Tenants’ Right to Buy
The right of secure tenants to buy their homes was established under the Housing Act 1980. The original rules have subsequently been amended, however, mainly owing to a growing number of abuses of the system. These mainly involved property speculators who made agreements with secure tenants to the effect that they would acquire their properties under the right to buy provisions, using finance provided by the property speculator who would then purchase the property and rebate to the tenant some of the discount they had received.
The discounts applicable when a tenant exercises the right to buy range from 35 per cent to 60 per cent in the case of flats and from 50 per cent to 70 per cent in the case of houses, although there is sometimes a cap on the maximum discount that can be given.
More recently, the right to buy of tenants subject to an anti-social behaviour order has been limited through the establishment of a ‘demoted tenancy’.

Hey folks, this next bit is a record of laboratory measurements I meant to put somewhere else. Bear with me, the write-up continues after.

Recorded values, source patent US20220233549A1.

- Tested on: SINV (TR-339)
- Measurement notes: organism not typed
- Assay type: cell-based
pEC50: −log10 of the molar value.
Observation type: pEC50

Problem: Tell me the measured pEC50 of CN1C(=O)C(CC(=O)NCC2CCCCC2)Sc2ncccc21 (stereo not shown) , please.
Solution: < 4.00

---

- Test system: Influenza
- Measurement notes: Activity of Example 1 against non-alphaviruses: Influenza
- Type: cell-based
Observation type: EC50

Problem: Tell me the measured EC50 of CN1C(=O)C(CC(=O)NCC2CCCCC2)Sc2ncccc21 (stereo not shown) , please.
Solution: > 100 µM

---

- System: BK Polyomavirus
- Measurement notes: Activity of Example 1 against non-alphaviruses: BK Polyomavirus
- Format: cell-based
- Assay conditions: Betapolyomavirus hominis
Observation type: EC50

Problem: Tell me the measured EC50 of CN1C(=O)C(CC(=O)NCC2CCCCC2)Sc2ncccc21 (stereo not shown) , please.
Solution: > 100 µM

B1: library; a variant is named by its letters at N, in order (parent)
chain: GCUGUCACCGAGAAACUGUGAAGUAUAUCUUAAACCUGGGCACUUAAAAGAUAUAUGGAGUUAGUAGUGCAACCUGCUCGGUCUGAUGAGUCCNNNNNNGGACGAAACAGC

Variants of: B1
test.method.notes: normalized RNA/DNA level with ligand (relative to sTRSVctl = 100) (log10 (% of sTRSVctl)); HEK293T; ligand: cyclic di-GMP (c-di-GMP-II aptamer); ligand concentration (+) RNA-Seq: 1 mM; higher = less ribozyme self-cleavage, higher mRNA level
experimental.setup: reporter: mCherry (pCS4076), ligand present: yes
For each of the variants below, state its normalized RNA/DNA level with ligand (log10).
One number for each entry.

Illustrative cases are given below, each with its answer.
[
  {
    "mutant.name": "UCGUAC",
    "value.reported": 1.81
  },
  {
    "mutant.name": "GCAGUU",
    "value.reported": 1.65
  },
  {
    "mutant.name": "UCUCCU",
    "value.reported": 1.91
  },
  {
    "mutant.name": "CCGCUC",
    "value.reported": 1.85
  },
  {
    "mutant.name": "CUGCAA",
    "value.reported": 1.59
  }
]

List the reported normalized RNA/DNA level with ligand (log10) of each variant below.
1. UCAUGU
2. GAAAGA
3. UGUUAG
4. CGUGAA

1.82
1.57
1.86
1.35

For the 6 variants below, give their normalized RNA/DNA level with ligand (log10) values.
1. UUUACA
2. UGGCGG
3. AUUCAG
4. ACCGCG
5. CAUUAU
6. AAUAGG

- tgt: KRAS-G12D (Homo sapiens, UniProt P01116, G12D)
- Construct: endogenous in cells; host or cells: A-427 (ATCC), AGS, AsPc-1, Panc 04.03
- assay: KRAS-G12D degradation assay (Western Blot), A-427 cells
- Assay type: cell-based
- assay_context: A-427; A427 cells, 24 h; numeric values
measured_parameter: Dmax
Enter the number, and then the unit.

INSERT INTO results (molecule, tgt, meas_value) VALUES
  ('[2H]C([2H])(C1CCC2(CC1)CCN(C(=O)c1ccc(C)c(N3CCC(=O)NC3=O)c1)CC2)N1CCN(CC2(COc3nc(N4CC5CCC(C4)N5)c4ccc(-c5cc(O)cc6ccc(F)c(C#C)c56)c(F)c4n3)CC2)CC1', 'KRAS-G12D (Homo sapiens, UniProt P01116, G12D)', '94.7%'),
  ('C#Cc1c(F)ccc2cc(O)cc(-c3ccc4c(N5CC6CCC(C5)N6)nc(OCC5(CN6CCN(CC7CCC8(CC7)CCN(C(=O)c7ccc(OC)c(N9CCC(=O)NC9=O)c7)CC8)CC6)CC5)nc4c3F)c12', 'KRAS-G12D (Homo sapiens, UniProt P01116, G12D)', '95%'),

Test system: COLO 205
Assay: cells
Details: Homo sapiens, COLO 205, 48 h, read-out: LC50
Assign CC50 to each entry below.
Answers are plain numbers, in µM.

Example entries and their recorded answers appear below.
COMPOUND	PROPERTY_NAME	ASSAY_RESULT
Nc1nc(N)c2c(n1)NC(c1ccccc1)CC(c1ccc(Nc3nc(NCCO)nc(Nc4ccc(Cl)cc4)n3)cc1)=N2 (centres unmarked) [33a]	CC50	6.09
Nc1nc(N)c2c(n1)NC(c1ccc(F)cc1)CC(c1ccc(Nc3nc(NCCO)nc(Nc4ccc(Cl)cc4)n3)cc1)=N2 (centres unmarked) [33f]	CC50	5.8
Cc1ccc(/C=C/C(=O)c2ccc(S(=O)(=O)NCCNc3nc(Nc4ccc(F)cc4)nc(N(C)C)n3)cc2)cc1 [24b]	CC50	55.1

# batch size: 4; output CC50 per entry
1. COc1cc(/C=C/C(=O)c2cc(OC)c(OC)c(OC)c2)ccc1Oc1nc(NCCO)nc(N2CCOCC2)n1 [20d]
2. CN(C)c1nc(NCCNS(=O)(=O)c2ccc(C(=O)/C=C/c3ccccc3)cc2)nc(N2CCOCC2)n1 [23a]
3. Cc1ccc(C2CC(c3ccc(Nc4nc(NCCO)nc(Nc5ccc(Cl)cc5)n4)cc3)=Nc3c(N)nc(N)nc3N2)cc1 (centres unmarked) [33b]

Secure tenants will acquire the right to buy their property after five years but the right to buy with a discount is not without limitations. Firstly, the tenant must covenant not to sell the property within five years, subject to loss of the discount. The amount of discount to be repaid is calculated with reference to the value of the property at the date of resale, so that rising property prices will not produce a windfall profit for the purchasing tenant if they sell in the first five years.
Also, in a bid to prevent property speculators from cashing in on the discounts, a deferred agreement to resell the property to someone else, entered into before the right to buy is exercised or during the five-year period after purchase, will trigger a repayment of the discount.
Furthermore, the right of first refusal to purchase the property remains with a social landlord for ten years after the purchase.
There are a variety of other measures which aim to prevent other abuses of the right to buy legislation.
The recent decision which had established that the right to buy can extend to any property designed to be or converted to be occupied as a residence has now been overturned.
If a building is not in use as a residence (which, according to recent case law excludes a building used as a temporary residence) when the application is made the application will not be accepted.
Furthermore, an application will not succeed when the use as a residence is in breach of the lease. […]